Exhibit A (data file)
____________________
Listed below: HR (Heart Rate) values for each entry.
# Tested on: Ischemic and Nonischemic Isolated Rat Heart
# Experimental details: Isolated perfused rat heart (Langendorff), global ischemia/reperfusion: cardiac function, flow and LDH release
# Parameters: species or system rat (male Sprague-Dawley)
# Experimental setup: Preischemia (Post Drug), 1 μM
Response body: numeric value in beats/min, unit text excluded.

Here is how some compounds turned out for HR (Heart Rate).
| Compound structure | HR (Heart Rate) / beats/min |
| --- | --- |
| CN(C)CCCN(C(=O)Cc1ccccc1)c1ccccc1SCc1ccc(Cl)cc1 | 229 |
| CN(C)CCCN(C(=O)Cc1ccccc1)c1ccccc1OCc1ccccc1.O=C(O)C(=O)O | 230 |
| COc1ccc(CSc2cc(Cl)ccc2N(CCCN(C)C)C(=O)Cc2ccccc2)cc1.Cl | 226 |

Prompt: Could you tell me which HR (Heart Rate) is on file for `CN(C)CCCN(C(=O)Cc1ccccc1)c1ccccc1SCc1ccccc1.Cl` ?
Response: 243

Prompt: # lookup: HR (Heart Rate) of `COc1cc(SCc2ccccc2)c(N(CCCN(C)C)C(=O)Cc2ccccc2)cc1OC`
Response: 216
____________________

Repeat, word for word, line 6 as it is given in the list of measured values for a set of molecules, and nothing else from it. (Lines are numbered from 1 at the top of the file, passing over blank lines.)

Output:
Response body: numeric value in beats/min, unit text excluded.